We resumed our meeting on January 26 after four months of recess.  I volunteered myself on a subject that had fascinated me for over a year.  It all started when the Life Enrichment Club began to discuss DNA back in May of 2010.  I became curious about my ancient ancestry and human migration through DNA tests, so I participated in Dr. Spencer Wells’ Genographic Project of National Geographic.  After I was identified as a member of the haplogroup M175 from my Y-chromosome sample in the summer of 2011, I read many books trying to understand the test report.  I felt the urge to share my findings with the topic “My Paternal Ancestry and Human Migration.”  For those who are interested in my report and presentation, please go to my website, toward the end of the “Science and Religion” webpage:  While preparing for the PowerPoint Presentation, I was reminded and amazed again that we are living in the “Genetics Valley” of the world, the Montgomery County of Maryland!


“My Paternal Ancestry and Human Migration”:  Sung-Peng Hsu


After many months of prodding from me, Yud-Ren Chen (陳育仁) finally took up the challenge of leading a discussion on evolution on February 23, with the title “Micro Evolution and Macro Evolution of Genes.”  His interests and specialties ranged from mechanical engineering, solar physics (Ph.D.), to agriculture.   For his PowerPoint Presentation, he collected more than 80 slides.  He gave us a sweeping picture of micro evolution and macro evolution, and provided enough details from the molecular genetic point of view.  According to him, evolution is about change of gene frequency over time in a genetically continuous population.  He reviewed how genetic information is passed from generation to generation, how the processes of cell replications may go wrong (mutation), and how and why DNA sequences change over time.  Then he discussed gene frequency change in a species due to geographic isolation, genetic drift, climate changes, and its adaptation to environmental pressures that may result in a new and more species.  Genetics and evolution may be considered the latest wave of scientific revolution, along with neuroscience.  As Yud-Ren Chen said, we are fortunate to live in this age when we get to know the universe and ourselves so much more.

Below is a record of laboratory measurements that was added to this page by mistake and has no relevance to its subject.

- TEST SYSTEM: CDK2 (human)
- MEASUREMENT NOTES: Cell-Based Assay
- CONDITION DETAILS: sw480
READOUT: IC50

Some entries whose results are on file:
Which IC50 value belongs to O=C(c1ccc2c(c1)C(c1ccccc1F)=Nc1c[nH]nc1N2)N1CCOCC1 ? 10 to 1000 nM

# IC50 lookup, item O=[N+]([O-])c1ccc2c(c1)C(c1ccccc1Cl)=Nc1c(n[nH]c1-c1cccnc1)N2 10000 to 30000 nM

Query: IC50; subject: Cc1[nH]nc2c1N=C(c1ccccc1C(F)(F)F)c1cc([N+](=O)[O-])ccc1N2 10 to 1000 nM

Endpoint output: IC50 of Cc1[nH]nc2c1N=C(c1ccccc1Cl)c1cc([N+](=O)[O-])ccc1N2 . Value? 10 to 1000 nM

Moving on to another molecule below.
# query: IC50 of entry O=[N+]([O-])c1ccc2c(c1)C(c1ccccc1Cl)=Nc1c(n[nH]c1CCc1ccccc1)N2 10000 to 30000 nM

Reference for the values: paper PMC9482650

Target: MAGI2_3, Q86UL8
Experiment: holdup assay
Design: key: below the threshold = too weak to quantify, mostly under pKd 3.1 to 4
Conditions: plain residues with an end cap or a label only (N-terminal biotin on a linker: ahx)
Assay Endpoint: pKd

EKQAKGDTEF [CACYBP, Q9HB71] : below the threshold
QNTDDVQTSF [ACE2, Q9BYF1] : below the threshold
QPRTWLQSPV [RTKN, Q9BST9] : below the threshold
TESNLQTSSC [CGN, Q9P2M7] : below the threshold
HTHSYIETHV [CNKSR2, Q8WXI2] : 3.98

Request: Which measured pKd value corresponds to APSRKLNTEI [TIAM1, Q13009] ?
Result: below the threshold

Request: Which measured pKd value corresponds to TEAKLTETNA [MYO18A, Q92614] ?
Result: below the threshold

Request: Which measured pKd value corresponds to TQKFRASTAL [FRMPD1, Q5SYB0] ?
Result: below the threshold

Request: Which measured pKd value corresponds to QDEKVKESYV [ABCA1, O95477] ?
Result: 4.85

“Micro Evolution and Macro Evolution of Genes”: Yud-Ren Chen


On March 29, Lien-Fu Huang (黃連福) took up the subject of “Economics and Politics.”  Lien-Fu has a Ph.D. degree in economics and has taught the subject for many decades.  He started with the view that economists have very little influence on political decisions.  In most cases, they can only offer options for politicians to choose from, and there are great politicians and there are many crooks.  He discussed Barack Obama's health insurance policy, Ma Ying-Jeou's health insurance policy, and the economical and political issues between Taiwan and China.  He illustrated with some cases in which he was personally involved in Lee Teng-Hui and Chen Shui-Bian's  administrations.  Wen-Haur Huang, Rong-Chin Fang, Charles Ou, Edward Lee, and Liu-Hsiung Chuang commented or argued from their perspectives or experiences.  Sie-Ling also raised the question of national deficit in the US and in Taiwan. There was discussion about the role of love or compassion for making economic and political decisions.  We were very concerned about the influences and manipulations of powerful corporations or individuals who were preoccupied with making money, without any or much concern about the welfare of the people.  We shared the hope that we can preserve and improve the democratic system that has been hard-won in Taiwan.


“Economics and Politics”: Lien-Fu Huang


The last meeting for 2011-2012 was held on April 26 on “Introduction to Human Brain: Nervous System,” led by Henry Yu (游宏仁), a well-known doctor in otolaryngology, with a Ph. D. degree and post-doctoral researches in neurophysiology.  He used the example of Temple Grandin, who suffered autism from childhood but gradually controlled it and became a famous professor, to emphasize the plasticity of our brain.   The more we exercise it, the healthier it will be, and the more we can delay dementia.  After going through the major parts of the brain and their primary functions with slides, Henry dealt with neurons, dendrites (inputs), and axons (outputs).   Human brain has about 100 billion neurons, possibly 100 trillion synapses, and likely 40 quadrillion ways of connection.  It is an extremely complicated network.   There is no easy way to explain any brain function.  Henry’s Ph. D. dissertation was about neurophysiological intra-cellular events of a neuron.  His mentor is a student of a Nobel Prize winner, and the Nobel Prize winner actually read his dissertation before his defense.  Henry went on to explain how neurons work to provide pain pathway, visual pathway, auditory pathway, etc.  It is fortunate for us to have Henry giving us a very informative presentation in an entertaining and easy-to-understand way.  Many of us express the wish that he will give us another talk on related topics, such as perception and consciousness.  It is the start of another adventure for the Life Enrichment Club.


“Introduction to Human Brain: Nervous System": Henry Yu

© Sung-Peng Hsu 2011